On October 16, 2008, the Superintendent of the New York State Insurance Department (the “Department”), Eric R. Dinallo, issued Circular Letter No. 20 (2008) (the “Circular Letter”) setting forth “contract certainty” expectations for property/casualty policies and reinsurance contracts.
In introducing the Circular Letter, Superintendent Dinallo noted the potential for increased legal risks and complex litigation for insureds, insurers, reinsurers and producers when terms and conditions remain uncertain after policy inception. As an illustrative example, Superintendent Dinallo cited the lack of certainty on insurance policies issued on the World Trade Center before the 9-11 attack, and the six years of litigation that ensued. Superintendent Dinallo and the Department believe that implementing practices providing for contract certainty will reduce costs for all parties and clarify the nature and scope of insurance coverage.
In particular, the Circular Letter addresses those insurers, reinsurers, and producers (collectively, the “Licensees”) issuing and delivering insurance policies and reinsurance contracts on unique or large risks where contract certainty issues arise more often because standardized, pre-approved forms are not used. These include policies involving: (1) large commercial and special risks; (2) risks in the excess line market; and (3) other insurers via reinsurance. The Department expects these Licensees to implement procedures assuring contract certainty.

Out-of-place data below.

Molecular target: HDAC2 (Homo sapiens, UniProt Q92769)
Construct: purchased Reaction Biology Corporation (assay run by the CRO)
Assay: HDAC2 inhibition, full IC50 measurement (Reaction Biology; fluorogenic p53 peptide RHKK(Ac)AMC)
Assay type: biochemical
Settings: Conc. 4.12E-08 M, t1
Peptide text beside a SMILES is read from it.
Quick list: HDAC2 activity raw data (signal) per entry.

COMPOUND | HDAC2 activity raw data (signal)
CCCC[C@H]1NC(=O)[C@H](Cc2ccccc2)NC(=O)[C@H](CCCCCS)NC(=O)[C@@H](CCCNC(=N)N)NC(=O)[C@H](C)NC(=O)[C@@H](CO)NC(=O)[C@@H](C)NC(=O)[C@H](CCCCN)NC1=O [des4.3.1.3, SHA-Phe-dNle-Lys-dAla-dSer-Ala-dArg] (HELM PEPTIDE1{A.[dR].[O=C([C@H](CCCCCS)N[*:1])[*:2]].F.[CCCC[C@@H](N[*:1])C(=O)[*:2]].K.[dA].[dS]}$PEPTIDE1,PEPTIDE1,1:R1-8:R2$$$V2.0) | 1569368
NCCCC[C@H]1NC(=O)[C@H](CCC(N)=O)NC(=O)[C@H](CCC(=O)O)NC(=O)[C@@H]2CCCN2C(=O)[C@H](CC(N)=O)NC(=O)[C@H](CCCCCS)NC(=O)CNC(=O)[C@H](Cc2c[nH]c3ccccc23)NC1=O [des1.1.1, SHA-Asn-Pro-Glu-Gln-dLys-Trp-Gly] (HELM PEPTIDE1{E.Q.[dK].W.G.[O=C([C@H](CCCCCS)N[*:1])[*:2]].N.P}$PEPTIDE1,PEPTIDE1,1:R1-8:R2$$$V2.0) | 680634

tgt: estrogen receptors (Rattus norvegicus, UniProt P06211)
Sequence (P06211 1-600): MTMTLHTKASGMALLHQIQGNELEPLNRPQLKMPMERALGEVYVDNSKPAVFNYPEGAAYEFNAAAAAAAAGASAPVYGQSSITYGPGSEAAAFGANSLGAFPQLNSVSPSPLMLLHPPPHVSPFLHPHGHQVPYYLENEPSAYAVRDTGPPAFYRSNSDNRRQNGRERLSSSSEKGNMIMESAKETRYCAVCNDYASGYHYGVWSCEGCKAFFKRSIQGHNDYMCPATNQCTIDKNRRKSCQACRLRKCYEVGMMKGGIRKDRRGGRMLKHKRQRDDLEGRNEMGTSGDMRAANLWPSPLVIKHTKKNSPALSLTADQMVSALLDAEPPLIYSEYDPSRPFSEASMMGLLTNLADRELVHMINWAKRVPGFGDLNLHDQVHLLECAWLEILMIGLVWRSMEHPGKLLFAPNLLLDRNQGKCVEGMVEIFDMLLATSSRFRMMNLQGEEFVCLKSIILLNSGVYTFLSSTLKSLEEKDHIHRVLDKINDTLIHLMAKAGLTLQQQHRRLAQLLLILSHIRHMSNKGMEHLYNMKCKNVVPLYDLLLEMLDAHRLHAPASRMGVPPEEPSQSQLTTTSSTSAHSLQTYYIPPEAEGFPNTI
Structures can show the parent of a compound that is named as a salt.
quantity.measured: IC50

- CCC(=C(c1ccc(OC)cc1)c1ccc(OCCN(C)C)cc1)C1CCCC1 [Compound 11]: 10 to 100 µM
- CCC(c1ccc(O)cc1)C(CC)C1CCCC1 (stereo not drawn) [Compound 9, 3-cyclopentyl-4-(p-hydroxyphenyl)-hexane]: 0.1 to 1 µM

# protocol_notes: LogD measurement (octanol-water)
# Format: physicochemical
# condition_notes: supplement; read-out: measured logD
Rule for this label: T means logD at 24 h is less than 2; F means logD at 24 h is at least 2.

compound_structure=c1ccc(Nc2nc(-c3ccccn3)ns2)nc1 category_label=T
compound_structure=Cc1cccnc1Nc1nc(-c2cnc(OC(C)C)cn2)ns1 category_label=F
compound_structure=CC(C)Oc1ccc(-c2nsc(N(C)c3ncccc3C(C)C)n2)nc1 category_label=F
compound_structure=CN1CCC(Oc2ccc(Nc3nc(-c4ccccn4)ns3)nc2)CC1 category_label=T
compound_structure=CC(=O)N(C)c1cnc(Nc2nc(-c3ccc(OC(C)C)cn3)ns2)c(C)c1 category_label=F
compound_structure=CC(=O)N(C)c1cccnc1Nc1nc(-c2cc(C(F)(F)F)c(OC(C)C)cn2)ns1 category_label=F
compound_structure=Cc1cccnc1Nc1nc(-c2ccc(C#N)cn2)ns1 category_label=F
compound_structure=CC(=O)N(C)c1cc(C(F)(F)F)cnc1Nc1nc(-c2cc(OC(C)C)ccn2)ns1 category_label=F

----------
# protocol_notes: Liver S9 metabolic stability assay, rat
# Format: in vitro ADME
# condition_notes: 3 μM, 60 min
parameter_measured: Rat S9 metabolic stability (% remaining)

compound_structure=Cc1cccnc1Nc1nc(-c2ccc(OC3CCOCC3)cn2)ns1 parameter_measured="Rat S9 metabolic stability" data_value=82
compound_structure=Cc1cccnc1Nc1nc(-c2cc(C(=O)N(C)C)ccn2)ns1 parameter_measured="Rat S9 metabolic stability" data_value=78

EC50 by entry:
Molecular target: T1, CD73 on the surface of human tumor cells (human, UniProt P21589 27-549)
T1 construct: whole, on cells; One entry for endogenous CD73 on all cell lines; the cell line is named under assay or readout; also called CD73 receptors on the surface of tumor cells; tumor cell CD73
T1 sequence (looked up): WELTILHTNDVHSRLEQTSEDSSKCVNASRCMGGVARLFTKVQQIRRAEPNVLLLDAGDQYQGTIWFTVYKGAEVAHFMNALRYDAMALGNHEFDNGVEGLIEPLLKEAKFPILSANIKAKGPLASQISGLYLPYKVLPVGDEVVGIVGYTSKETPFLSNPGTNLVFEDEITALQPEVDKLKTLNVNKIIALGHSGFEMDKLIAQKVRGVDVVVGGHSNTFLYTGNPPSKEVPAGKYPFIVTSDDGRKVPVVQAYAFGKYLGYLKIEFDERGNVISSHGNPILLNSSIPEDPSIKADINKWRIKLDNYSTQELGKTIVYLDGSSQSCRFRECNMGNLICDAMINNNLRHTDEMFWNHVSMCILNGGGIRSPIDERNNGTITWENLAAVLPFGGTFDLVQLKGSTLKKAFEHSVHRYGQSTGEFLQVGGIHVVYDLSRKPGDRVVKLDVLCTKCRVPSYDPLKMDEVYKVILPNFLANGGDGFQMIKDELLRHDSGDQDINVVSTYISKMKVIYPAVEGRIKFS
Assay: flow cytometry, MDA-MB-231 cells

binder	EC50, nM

The Department defines “contract certainty” as having a complete and final agreement as to all terms of an insurance policy or reinsurance contract by the date of inception, and issuing and delivering such policy or contract within 30 days of inception of coverage. Licensees should carefully document any exceptions or extensions to those policies not meeting such contract certainty requirements. Licensees have twelve months from the date of the Circular Letter to develop and implement practices assuring contract certainty and are expected to attain contract certainty in at least 90 percent of their policies and contracts not already subject to more stringent requirements. The Department will use the examinations process, inquiries to Licensees and information gathered from insureds to monitor progress towards contract certainty in the industry.